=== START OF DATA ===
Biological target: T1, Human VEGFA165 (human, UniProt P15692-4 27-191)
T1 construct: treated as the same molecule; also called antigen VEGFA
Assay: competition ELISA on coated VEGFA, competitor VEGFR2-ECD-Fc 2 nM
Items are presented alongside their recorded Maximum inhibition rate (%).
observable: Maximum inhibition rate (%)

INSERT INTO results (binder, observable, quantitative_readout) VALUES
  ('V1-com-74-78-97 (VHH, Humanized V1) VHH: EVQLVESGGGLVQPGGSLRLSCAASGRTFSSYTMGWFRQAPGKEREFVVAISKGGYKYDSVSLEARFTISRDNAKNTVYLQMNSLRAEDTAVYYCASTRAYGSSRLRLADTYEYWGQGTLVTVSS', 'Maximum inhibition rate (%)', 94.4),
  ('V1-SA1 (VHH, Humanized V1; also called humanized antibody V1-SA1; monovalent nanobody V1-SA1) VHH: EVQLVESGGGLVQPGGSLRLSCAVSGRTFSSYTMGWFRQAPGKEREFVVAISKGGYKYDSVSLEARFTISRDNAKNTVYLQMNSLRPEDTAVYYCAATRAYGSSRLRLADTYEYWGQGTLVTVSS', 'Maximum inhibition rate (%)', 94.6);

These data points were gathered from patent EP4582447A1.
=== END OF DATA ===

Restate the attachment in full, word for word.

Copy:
Biological target: T1, Human VEGFA165 (human, UniProt P15692-4 27-191)
T1 construct: treated as the same molecule; also called antigen VEGFA
Assay: competition ELISA on coated VEGFA, competitor VEGFR2-ECD-Fc 2 nM
Items are presented alongside their recorded Maximum inhibition rate (%).
observable: Maximum inhibition rate (%)

INSERT INTO results (binder, observable, quantitative_readout) VALUES
  ('V1-com-74-78-97 (VHH, Humanized V1) VHH: EVQLVESGGGLVQPGGSLRLSCAASGRTFSSYTMGWFRQAPGKEREFVVAISKGGYKYDSVSLEARFTISRDNAKNTVYLQMNSLRAEDTAVYYCASTRAYGSSRLRLADTYEYWGQGTLVTVSS', 'Maximum inhibition rate (%)', 94.4),
  ('V1-SA1 (VHH, Humanized V1; also called humanized antibody V1-SA1; monovalent nanobody V1-SA1) VHH: EVQLVESGGGLVQPGGSLRLSCAVSGRTFSSYTMGWFRQAPGKEREFVVAISKGGYKYDSVSLEARFTISRDNAKNTVYLQMNSLRPEDTAVYYCAATRAYGSSRLRLADTYEYWGQGTLVTVSS', 'Maximum inhibition rate (%)', 94.6);

These data points were gathered from patent EP4582447A1.